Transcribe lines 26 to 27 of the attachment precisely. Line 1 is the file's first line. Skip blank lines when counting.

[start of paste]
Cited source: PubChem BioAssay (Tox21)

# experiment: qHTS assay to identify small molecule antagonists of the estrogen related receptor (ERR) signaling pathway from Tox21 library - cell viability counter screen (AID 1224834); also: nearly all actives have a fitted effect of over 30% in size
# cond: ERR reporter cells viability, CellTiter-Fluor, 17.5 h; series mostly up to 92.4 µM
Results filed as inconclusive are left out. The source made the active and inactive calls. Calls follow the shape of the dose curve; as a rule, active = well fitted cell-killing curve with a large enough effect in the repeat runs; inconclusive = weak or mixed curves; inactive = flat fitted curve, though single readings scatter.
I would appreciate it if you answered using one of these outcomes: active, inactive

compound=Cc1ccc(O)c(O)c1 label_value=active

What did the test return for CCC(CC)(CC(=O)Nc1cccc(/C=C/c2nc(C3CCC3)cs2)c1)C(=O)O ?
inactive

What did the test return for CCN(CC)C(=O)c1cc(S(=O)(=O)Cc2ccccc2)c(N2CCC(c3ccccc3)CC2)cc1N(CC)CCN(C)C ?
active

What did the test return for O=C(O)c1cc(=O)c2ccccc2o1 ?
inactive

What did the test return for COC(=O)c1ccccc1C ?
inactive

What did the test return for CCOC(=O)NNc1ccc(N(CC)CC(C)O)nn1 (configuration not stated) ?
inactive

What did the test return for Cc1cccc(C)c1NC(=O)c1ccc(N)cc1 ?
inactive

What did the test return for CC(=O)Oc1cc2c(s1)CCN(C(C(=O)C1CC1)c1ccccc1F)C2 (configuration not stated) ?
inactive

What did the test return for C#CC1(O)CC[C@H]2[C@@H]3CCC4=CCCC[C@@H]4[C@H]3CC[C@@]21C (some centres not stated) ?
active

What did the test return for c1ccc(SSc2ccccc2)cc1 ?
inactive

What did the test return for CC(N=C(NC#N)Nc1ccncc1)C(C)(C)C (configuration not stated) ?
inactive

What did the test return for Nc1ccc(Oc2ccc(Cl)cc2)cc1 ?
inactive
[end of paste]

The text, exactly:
inactive

What did the test return for Nc1ccc(Oc2ccc(Cl)cc2)cc1 ?